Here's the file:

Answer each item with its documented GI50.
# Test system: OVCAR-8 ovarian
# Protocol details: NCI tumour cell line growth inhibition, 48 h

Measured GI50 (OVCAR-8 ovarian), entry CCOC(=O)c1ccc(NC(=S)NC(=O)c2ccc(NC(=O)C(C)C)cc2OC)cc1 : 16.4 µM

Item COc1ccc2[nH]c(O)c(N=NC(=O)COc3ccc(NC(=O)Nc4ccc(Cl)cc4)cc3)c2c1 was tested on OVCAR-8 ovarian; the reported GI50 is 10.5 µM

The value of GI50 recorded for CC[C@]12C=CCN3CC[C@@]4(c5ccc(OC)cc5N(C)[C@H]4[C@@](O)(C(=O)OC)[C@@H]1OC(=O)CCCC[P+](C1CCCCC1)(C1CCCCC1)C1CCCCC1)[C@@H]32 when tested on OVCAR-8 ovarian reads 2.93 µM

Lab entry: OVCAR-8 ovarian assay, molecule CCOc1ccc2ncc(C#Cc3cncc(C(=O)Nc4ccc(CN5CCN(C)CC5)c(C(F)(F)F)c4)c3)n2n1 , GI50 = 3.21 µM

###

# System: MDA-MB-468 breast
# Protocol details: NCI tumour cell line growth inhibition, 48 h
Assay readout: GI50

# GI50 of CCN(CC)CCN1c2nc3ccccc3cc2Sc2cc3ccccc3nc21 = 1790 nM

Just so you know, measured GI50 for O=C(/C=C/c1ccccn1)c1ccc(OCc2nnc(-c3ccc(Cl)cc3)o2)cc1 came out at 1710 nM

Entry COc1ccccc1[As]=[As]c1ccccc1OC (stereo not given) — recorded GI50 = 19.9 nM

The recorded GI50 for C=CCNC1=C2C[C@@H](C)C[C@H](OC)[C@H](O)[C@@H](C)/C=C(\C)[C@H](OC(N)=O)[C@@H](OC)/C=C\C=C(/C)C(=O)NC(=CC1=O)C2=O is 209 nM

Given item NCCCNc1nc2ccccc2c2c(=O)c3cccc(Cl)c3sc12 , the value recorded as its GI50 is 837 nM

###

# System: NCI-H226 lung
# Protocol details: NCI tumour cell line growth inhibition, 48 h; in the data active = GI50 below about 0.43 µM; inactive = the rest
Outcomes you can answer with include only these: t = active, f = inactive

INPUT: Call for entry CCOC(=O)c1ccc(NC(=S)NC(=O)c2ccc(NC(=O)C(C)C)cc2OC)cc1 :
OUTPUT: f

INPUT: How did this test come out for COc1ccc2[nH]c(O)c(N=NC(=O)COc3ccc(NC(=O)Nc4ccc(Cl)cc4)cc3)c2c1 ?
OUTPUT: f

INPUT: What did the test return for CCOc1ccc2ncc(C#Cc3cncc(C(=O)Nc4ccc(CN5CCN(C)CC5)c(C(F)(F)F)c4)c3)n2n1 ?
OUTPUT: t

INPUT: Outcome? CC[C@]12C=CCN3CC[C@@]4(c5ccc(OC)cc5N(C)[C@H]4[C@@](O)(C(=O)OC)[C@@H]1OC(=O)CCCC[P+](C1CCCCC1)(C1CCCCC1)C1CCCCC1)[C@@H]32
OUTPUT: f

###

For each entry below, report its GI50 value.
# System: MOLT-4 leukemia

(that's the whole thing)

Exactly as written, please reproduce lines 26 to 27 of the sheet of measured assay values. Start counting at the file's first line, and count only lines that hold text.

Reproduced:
OUTPUT: t

INPUT: Outcome? CC[C@]12C=CCN3CC[C@@]4(c5ccc(OC)cc5N(C)[C@H]4[C@@](O)(C(=O)OC)[C@@H]1OC(=O)CCCC[P+](C1CCCCC1)(C1CCCCC1)C1CCCCC1)[C@@H]32